We validate TanDEM-X interferometry as a tool for deriving iceberg subaerial morphology using Operation IceBridge data. This approach enables a volumetric classification of icebergs, according to volume relevant to iceberg drift and decay, freshwater contribution, and potential impact on structures. We find iceberg volumes to generally match within 7 %. These results suggest that TanDEM-X could pave the way for future interferometric systems of scientific and operational iceberg classification.
Enze Zhang, Lin Liu, and Lingcao Huang
The Cryosphere, 13, 1729–1741,Short summary
Conventionally, calving front positions have been manually delineated from remote sensing images. We design a novel method to automatically delineate the calving front positions of Jakobshavn Isbræ based on deep learning, the first of this kind for Greenland outlet glaciers. We generate high-temporal-resolution (about two measurements every month) calving fronts, demonstrating our methodology can be applied to many other tidewater glaciers through this successful case study on Jakobshavn Isbræ.
Robert McNabb, Christopher Nuth, Andreas Kääb, and Luc Girod
The Cryosphere, 13, 895–910,Short summary
Estimating glacier changes involves measuring elevation changes, often using elevation models derived from satellites. Many elevation models have data gaps (voids), which affect estimates of glacier change. We compare 11 methods for interpolating voids, finding that some methods bias estimates of glacier change by up to 20 %, though most methods have a smaller effect. Some methods produce reliable results even with large void areas, suggesting that noisy elevation data are still useful.
Bas Altena, Ted Scambos, Mark Fahnestock, and Andreas Kääb
The Cryosphere, 13, 795–814,Short summary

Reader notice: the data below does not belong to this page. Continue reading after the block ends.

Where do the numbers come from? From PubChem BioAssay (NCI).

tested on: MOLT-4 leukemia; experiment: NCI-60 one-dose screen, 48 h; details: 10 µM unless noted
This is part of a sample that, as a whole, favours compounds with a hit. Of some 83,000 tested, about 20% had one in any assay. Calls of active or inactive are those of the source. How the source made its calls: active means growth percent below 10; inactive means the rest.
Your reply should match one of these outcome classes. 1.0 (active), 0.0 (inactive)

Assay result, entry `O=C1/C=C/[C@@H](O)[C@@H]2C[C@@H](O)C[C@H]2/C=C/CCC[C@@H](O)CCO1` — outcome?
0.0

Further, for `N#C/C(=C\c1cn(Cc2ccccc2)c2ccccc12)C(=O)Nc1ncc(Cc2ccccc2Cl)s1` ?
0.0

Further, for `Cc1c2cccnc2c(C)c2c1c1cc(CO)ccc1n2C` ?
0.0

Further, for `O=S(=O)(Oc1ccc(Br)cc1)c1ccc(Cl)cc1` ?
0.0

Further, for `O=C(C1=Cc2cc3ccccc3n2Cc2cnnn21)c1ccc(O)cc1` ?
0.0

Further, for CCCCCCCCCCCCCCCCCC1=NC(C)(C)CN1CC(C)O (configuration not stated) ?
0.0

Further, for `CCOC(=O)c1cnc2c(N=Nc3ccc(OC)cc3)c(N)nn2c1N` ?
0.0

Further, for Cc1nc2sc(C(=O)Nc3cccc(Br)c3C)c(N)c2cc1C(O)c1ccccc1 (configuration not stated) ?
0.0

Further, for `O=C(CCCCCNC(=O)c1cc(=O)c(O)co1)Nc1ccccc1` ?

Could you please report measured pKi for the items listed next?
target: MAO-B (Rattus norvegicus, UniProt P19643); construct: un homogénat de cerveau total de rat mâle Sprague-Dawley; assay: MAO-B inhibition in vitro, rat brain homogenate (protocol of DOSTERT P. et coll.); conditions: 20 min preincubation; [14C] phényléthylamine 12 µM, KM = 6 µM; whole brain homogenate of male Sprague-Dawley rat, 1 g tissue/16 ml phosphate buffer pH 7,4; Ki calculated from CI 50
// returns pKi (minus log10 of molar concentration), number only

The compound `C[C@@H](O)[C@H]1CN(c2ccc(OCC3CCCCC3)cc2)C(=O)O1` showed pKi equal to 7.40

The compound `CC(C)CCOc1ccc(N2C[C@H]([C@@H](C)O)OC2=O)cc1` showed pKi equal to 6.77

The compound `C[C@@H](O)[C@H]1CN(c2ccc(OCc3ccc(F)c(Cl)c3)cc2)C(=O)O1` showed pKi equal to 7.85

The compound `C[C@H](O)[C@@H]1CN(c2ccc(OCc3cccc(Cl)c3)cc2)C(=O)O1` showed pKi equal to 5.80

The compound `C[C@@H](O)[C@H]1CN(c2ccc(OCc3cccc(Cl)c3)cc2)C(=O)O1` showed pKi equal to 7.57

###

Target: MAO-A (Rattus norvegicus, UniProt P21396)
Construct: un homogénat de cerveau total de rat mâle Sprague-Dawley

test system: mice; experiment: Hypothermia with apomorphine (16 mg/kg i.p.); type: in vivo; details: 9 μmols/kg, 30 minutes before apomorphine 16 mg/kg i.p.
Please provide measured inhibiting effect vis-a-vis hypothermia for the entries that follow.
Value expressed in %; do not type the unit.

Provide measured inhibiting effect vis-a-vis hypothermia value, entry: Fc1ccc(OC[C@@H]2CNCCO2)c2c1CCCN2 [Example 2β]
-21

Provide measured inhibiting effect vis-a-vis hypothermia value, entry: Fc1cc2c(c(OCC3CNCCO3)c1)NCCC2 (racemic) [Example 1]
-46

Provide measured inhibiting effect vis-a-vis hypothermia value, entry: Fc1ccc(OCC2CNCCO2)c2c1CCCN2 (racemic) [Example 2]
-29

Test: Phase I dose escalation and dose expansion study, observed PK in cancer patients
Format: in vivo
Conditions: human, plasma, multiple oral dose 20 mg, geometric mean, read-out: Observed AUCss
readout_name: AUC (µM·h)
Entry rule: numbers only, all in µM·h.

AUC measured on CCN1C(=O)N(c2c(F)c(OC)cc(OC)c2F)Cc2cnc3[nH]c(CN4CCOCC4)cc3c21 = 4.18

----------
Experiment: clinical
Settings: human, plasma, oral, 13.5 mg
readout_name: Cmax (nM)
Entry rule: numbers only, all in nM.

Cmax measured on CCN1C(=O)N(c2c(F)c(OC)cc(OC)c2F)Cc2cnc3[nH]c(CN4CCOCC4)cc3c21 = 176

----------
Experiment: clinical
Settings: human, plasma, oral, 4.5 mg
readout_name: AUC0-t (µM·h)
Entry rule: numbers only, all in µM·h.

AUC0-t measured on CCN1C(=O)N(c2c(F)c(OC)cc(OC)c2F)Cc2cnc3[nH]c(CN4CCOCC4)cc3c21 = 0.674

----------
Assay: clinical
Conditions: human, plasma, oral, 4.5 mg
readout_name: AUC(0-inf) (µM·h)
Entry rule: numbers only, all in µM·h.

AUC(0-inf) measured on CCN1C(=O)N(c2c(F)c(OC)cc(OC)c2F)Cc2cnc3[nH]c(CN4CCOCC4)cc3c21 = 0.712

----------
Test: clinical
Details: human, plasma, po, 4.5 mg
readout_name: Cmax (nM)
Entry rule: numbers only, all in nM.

Many glaciers in southern Alaska and the Yukon experience changes in flow speed, which occur in episodes or sporadically. These flow changes can be measured with satellites, but the resulting raw velocity products are messy. Thus in this study we developed an automatic method to produce a synthesized velocity product over a large glacier region of roughly 600 km by 200 km. Velocities are at a monthly resolution and at 300 m resolution, making all kinds of glacier dynamics observable.
Kathrin Naegeli, Matthias Huss, and Martin Hoelzle
The Cryosphere, 13, 397–412,Short summary
The paper investigates the temporal changes of bare-ice glacier surface albedo in the Swiss Alps between 1999 and 2016 from a regional to local scale using satellite data. Significant negative trends were found in the lowermost elevations and margins of the ablation zones. Although significant changes of glacier ice albedo are only present over a limited area, we emphasize that albedo feedback will considerably enhance the rate of glacier mass loss in the Swiss Alps in the near future.
Mingyang Lv, Huadong Guo, Xiancai Lu, Guang Liu, Shiyong Yan, Zhixing Ruan, Yixing Ding, and Duncan J. Quincey
The Cryosphere, 13, 219–236,Short summary
We highlight 28 glaciers in the Kingata Mountains, among which 17 have changed markedly over the last decade. We identify four advancing and 13 surge-type glaciers. The dynamic evolution of the surges is similar to that of Karakoram, suggesting that both hydrological and thermal controls are important for surge initiation and recession. Topography seems to be a dominant control on non-surge glacier behaviour. Most glaciers experienced a significant and diverse change in their motion patterns.